The parents of a 10-month-old boy who was found unconscious in a bathtub are fighting to keep their son on life support after doctors declared him brain dead and urged them to pull the plug.
Mario and Ana Patricia Torres, from Houston, have filed a lawsuit against Texas Children's Hospital seeking to give their baby Nick a fighting chance after he was pronounced legally dead on September 30.
The little boy has been in the intensive care unit since September 24 after he was found 'laying in water and unresponsive', in a near-drowning accident, CNN reported.
Six days later, hospital staff declared the boy deceased due to a lack of brain activity and recommended he be disconnected from his ventilator.
Mario and Ana Patricia Torres, from Houston, are suing Texas Children's Hospital after doctors urged the parents to pull the plug on their baby son who was declared brain dead last week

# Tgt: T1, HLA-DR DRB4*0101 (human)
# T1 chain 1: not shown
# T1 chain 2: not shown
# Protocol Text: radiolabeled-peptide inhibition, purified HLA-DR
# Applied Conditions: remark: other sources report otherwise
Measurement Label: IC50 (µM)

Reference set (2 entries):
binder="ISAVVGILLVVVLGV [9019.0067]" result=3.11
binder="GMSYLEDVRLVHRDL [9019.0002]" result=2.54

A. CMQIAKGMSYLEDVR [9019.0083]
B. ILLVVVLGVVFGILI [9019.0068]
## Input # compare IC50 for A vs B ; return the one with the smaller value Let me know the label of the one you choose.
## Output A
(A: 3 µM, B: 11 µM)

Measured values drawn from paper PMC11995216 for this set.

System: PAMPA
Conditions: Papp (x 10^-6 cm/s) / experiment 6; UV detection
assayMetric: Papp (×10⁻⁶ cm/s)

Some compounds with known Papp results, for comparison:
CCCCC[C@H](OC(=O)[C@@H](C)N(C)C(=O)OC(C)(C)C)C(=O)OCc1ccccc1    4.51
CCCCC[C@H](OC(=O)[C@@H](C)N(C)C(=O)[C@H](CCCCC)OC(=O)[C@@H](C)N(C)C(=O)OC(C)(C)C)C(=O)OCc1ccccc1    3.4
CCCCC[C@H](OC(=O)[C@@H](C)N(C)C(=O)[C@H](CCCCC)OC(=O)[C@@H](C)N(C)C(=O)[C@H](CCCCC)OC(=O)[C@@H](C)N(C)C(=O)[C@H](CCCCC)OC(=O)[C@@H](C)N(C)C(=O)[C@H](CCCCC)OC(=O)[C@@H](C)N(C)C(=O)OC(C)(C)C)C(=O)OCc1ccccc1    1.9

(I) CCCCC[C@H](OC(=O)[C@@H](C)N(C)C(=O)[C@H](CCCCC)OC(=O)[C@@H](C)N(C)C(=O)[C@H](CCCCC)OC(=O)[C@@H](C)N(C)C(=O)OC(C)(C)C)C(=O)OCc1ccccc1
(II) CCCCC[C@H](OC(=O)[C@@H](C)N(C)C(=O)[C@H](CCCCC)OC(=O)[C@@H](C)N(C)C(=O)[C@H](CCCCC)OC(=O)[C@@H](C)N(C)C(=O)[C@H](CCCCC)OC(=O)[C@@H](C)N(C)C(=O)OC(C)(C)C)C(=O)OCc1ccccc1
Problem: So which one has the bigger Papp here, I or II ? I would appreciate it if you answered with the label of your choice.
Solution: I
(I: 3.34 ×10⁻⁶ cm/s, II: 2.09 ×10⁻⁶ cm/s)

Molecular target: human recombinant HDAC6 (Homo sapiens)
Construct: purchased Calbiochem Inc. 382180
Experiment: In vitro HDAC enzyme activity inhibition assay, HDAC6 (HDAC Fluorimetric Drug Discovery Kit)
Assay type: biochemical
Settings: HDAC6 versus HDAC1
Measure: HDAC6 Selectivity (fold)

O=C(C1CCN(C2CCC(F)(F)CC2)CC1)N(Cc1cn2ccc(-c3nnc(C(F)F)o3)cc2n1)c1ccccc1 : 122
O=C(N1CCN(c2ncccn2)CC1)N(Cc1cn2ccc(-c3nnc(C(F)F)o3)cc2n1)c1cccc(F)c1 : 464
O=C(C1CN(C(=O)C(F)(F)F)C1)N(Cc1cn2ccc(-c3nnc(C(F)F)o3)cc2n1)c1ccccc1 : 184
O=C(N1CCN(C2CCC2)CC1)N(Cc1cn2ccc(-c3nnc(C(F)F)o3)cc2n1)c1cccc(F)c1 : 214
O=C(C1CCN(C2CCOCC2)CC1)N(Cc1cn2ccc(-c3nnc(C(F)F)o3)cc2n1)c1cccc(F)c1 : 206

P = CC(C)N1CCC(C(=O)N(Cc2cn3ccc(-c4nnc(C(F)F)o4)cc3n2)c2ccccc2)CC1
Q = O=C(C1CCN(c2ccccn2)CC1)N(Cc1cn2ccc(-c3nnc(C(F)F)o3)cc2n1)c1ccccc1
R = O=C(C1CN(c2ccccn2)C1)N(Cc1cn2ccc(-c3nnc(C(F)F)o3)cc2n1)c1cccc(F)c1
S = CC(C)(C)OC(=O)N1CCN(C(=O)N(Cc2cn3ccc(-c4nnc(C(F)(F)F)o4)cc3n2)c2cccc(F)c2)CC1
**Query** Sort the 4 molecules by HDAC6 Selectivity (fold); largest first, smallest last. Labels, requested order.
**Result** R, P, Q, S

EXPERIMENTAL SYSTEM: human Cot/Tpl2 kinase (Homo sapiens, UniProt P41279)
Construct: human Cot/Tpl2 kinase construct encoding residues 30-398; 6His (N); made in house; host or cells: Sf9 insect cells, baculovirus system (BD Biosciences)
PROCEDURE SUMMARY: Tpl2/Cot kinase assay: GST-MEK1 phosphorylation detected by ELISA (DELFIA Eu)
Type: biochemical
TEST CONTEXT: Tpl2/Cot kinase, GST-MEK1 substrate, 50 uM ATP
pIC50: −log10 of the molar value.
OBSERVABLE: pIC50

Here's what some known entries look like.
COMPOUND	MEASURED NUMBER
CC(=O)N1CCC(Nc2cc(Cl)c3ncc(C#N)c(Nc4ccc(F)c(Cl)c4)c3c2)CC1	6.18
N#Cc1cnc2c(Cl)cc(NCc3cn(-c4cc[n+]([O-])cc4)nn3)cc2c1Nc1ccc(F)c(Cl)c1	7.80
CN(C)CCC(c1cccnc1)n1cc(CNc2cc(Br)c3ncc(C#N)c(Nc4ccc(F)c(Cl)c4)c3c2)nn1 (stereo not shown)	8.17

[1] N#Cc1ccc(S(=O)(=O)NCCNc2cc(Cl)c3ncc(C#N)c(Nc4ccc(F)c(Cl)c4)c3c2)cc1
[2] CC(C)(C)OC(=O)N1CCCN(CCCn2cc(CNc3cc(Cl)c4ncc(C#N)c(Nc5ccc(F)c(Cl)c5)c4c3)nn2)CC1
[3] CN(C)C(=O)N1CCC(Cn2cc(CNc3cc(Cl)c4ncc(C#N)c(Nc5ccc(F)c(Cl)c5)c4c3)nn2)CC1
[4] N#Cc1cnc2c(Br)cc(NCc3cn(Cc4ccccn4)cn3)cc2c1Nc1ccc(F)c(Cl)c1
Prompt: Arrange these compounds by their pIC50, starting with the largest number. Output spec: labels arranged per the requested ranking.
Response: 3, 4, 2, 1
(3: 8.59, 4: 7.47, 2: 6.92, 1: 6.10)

Ten-month-old Nick Torres has been in the ICU since September 24, when he was found unconscious in a bathtub
Doctors say the little boy has no brain activity and pronounced him dead on September 30
The Torreses however, believe their son still has a chance of survival because his heart is still beating and are refusing to give up hope.
The parents last Wednesday filed for an injunction against the hospital and also sought more than $1million, claiming doctors were 'rushing to make a decision' and not giving their son the opportunity to fight for his life.
The couple have maintained only God can decide to give or take away their son's life and the decision should not fall on the doctors.
The family has also launched an online petition and a GoFundMe campaign in hopes of buying more time with their son.
'He is on life support, but the doctors already lost hope and want to remove the life support that is keeping him alive. I Have faith that GOD is the Main Doctor,' the mother wrote in a post.
A Harris County district judge denied the injunction last week but granted the parents more time to file an appeal, evidence of which will be heard in court on Wednesday.
Family attorney Kevin Acevedo described the matter as a morality